Dr. Ghanghro has denied that he reused syringes, which is illegal.
“A team of medical experts came and interviewed him,” Mr. Baloch said. “The medical board determined that he did not intentionally spread H.I.V., but his clinic was in such a condition that the protocols were not being maintained.”
Dr. Ghanghro still faces criminal charges, making it unclear how he is able to continue practicing, and why he was recently posted to a government-run hospital near Ratodero.
Provincial health care officials in Sindh Province, who would be responsible for reassigning Dr. Ghanghro, said that he has not been given the permission to resume practicing medicine and that his medical license was not recently renewed.
But Dr. Ghanghro said in an interview with The New York Times last week that he recently renewed his license, and was practicing in a government hospital with a stream of patients waiting to be seen by him, questioning the government’s ability to regulate the system.
“He has applied to us to start practicing again,” said Abdul Sami, an official from the Sindh provincial health care commission. “But so far, we have not allowed it.
“If he has already started practicing, it is not to our knowledge,” added Mr. Sami, who is based in the district of Larkana, where Ratodero is.
Officials from the governing Tehreek-e-Insaf party blamed the outbreak on the poor governance and corruption of the local government of Sindh Province.
Other observers said the outbreak is more about systemic failure.
Zaigham Khan, a development expert who writes a column for The News newspaper, noted that Pakistan spends less than one percent of its G.D.P. on health care, and that only one doctor is available for every 6,000 people, mostly concentrated in urban areas.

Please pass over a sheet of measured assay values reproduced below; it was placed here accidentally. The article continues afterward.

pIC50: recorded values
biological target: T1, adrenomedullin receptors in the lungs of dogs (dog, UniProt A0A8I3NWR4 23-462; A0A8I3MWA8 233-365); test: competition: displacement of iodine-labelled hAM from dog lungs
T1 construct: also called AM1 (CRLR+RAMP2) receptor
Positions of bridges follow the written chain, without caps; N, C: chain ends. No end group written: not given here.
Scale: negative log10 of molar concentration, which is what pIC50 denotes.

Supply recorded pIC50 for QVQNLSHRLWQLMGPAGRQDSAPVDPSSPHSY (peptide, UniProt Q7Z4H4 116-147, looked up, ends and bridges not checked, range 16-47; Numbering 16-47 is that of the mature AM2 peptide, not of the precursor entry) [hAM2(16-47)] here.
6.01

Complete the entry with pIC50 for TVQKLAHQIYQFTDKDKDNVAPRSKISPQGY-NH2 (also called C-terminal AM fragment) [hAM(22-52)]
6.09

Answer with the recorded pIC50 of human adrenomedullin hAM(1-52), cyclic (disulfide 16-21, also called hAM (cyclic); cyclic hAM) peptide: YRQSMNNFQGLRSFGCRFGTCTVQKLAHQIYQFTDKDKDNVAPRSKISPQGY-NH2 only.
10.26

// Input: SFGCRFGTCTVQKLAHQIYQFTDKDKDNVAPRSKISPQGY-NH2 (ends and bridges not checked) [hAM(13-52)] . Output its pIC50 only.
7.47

“Pakistan is facing a full-blown public health crisis, mainly rooted in ineffective governance and dominance of special interests,” Mr. Khan said.
“Pakistan is one of the two countries in the world where polio persists, the other being Afghanistan” and treatable conditions like rabies and dengue contribute to dozens of deaths annually, he added. “In rural areas, most people are treated by quack doctors. As if that was not enough, even doctors often administer expired medicine. Doctors are hardly ever made accountable for these practices in the legal system.”
Dr. Baseer Khan Achakzai, the program manager of the central government-run National AIDS Control Program, said that Ratodero’s conditions were not unique, and that much of Pakistan was struggling to combat the spread of H.I.V., which causes AIDS. Unregulated clinics were continuing to operate, he said, and used syringes are frequently repackaged to sell as new, although they are supposed to be incinerated after use.
From 2010 to 2018, the number of H.I.V.-positive people in Pakistan nearly doubled, to about 160,000, according to estimates by U.N.AIDS, the United Nations task force that specializes in H.I.V. and AIDS. During that time, the number of new infections jumped 38 percent in those 15 to 24. And only about 10 percent of people thought to be H.I.V.-positive are being treated.
“With the help of U.N. agencies, a state of the art AIDS control center is being established,” Dr. Achakzai said. “It will ensure that contaminated syringes will not be used and all medical waste would be put in the incinerator.”
With the exception of the capital, Islamabad, medical laboratories across Pakistan are not under any regulatory framework, Dr. Achakzai said.
“There is no check and balance,” he said.

Tuesday, October 29, 2019

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Opinion: The World Is Fighting More Than ISIS

Al-Baghdadi’s death is profoundly important. But the jihadi movement will continue without him.
The death of Abu Bakr al-Baghdadi, the leader of the Islamic State, is profoundly important. He was a powerfully inspirational figure, more formidable and perhaps more evil than Osama bin Laden.
He was an Islamic scholar who claimed to be a descendant of the Prophet Muhammad. He built on the apocalyptic ideology and extraordinary cruelty of his mentor, Abu Musab al-Zarqawi, the leader of Al Qaeda in Iraq (the predecessor organization to ISIS).